Not all communities are created equal, what lies ahead for Penpot

Free & open source can be more or less successful in bringing together people around a mission but you need to make sure you’re honest about your motivations, your goal and how to give voice to users and potential contributors. We’re asking you to give us examples of good or “not so good” communities, so read on to see where are we coming from with this request.

It’s true that a healthy and vibrant community (Blender or Python come to mind) requires a tremendous effort from the core team but 1) it’s the right thing to do and 2) it sometimes pays off. Think of it as a game theory challenge where you go the altruistic route and it ends up working for (almost) everyone. “I give away 1 and I receive 99 in return, bliss!”

These Communities go with a capital c. They are inclusive, accessible and diverse. They bring distributed innovation, co-ownership and reach. They provide you with a virtuous tailwind that allows the project to fulfill its promise.

I’ve been either a founding member or an active participant in more than a dozen of such Communities (not only tech ones) for the past 20 years and the most exciting and successful ones share those attributes. Actually, I’ve come to realize that we shaped Kaleidos mirroring such model.

Unfortunately, for the past decade I’ve had the feeling that it has been increasingly difficult to stand out among other new communities. Particularly the ones that we would have called just “users” or “customers” in the past. There is a ton of research around this from a sociological, psychological or even economical perspective but I’d like to share two relevant contributing factors to this low signal/noise ratio.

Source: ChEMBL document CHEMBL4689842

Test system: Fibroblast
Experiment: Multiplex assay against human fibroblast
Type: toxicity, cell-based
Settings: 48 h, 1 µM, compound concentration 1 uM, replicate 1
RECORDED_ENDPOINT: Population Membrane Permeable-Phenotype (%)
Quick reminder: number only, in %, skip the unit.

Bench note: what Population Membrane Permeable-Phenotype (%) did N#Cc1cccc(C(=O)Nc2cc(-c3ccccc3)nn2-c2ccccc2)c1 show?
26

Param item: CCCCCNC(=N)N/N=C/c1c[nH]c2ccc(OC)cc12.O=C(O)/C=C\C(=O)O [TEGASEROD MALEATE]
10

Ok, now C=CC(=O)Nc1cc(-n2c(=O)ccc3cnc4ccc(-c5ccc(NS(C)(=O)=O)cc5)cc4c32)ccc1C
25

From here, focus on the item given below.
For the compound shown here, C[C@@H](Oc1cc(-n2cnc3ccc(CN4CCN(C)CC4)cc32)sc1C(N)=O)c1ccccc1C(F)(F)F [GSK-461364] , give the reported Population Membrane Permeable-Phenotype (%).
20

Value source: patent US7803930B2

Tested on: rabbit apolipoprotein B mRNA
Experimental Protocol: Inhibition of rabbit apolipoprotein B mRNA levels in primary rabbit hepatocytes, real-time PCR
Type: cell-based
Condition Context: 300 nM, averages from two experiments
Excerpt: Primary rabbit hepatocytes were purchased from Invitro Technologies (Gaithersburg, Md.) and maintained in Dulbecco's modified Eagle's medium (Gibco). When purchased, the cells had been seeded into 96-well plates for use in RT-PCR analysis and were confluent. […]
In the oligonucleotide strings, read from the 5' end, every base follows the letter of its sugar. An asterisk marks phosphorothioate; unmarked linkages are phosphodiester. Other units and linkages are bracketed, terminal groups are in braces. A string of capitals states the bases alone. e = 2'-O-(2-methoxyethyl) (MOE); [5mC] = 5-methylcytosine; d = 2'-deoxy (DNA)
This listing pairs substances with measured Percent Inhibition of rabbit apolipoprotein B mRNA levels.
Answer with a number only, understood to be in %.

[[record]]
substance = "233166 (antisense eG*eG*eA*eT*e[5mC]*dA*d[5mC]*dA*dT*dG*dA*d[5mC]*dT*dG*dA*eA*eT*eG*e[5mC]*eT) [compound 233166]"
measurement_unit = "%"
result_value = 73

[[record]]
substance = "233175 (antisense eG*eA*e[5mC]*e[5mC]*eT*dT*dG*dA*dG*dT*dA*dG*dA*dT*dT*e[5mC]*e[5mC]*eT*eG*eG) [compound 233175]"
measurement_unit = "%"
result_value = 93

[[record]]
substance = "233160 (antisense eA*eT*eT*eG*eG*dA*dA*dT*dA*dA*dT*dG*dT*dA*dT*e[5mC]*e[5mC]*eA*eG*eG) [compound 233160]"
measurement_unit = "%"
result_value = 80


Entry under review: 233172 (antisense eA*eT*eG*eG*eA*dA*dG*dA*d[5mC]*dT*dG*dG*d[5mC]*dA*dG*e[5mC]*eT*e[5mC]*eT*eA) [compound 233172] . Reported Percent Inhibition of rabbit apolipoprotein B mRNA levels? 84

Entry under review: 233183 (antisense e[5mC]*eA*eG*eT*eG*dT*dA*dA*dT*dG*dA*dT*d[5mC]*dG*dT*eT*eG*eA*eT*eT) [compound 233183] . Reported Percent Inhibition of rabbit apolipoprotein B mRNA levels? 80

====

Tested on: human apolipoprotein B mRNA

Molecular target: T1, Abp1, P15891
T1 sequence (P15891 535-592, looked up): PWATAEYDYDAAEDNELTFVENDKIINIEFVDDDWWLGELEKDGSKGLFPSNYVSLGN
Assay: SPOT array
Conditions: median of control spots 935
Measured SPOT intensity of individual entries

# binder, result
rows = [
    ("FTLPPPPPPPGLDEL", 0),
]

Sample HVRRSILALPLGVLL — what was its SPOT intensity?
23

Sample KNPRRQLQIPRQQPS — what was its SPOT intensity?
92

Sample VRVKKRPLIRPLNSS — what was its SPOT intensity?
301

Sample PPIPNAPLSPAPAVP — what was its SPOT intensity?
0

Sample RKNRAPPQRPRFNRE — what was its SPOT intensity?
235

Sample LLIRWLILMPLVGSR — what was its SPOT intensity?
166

• Free & Open source != a great Community. If we’re speaking of honesty, let’s be honest, many open source communities are not that welcoming or exciting. It’s a waste of potential and yet it happens a lot.

  • Closed sourced software can take shortcuts towards building these communities by pouring ridiculous amount of money. This can make people perceive they’re entitled to steer the future of the product or the company, even if there’s actually not much that they can do, except generate content and support for free.

I have to admit I don’t think we need perfectly pure communities everywhere for everything. At the same time I hear myself saying “I told you so” too often these days. Sometimes it’s the vendor lock-in that kicks in or perhaps an aggressive pricing change that took place. But also more fundamental (and subtle) issues around your privacy or the effective power of your social group.

At Penpot we have quite a challenge ahead and we would love to ask for your input and help. We don’t want to follow the useless and irrelevant community path. In your opinion, what are the most inspiring communities that were able to bridge the gap between two apparently distinct user types? Also, what are the worst examples you can come up with that could serve as cautionary tales?

We ask this because in little more than a year we’ve come from releasing our cute little alpha product to having tens of thousands of active designers and developers using Penpot for their daily work. It might seem a tiny fraction to you but it means the world to us.

We have some experience with our first publicly released open source product, Taiga, but this is new territory. We hope both designers and developers will agree to build this alliance around an open source design and prototyping platform that a) (really) welcomes developers and b) gives designers what they need.

PS: some relevant links are Contributing and as well as GitHub - penpot/penpot: Penpot - The Open-Source design & prototyping platform


You mean designers and developers as users of penpot?